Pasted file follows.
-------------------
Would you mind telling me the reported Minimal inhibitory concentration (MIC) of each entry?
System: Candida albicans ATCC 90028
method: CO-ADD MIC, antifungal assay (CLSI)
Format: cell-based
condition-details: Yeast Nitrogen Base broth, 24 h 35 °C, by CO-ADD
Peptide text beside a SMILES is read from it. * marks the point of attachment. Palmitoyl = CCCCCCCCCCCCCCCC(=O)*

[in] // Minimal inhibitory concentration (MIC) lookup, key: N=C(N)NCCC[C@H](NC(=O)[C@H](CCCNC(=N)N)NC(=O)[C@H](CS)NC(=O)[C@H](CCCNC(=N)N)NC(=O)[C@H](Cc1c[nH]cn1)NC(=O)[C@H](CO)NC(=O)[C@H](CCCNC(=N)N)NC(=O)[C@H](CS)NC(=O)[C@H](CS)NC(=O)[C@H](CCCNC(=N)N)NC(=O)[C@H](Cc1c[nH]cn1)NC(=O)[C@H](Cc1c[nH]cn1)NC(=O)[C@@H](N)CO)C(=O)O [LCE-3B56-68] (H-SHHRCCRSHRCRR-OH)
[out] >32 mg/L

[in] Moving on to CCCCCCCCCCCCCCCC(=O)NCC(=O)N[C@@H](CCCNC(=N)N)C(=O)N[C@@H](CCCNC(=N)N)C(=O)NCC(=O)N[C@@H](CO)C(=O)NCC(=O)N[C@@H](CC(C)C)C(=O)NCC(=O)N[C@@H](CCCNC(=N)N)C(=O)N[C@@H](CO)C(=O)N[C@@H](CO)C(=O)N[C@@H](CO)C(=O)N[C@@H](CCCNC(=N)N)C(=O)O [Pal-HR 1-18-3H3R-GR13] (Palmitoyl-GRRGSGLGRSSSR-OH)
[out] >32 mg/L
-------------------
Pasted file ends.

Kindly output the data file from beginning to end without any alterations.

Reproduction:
Would you mind telling me the reported Minimal inhibitory concentration (MIC) of each entry?
System: Candida albicans ATCC 90028
method: CO-ADD MIC, antifungal assay (CLSI)
Format: cell-based
condition-details: Yeast Nitrogen Base broth, 24 h 35 °C, by CO-ADD
Peptide text beside a SMILES is read from it. * marks the point of attachment. Palmitoyl = CCCCCCCCCCCCCCCC(=O)*

[in] // Minimal inhibitory concentration (MIC) lookup, key: N=C(N)NCCC[C@H](NC(=O)[C@H](CCCNC(=N)N)NC(=O)[C@H](CS)NC(=O)[C@H](CCCNC(=N)N)NC(=O)[C@H](Cc1c[nH]cn1)NC(=O)[C@H](CO)NC(=O)[C@H](CCCNC(=N)N)NC(=O)[C@H](CS)NC(=O)[C@H](CS)NC(=O)[C@H](CCCNC(=N)N)NC(=O)[C@H](Cc1c[nH]cn1)NC(=O)[C@H](Cc1c[nH]cn1)NC(=O)[C@@H](N)CO)C(=O)O [LCE-3B56-68] (H-SHHRCCRSHRCRR-OH)
[out] >32 mg/L

[in] Moving on to CCCCCCCCCCCCCCCC(=O)NCC(=O)N[C@@H](CCCNC(=N)N)C(=O)N[C@@H](CCCNC(=N)N)C(=O)NCC(=O)N[C@@H](CO)C(=O)NCC(=O)N[C@@H](CC(C)C)C(=O)NCC(=O)N[C@@H](CCCNC(=N)N)C(=O)N[C@@H](CO)C(=O)N[C@@H](CO)C(=O)N[C@@H](CO)C(=O)N[C@@H](CCCNC(=N)N)C(=O)O [Pal-HR 1-18-3H3R-GR13] (Palmitoyl-GRRGSGLGRSSSR-OH)
[out] >32 mg/L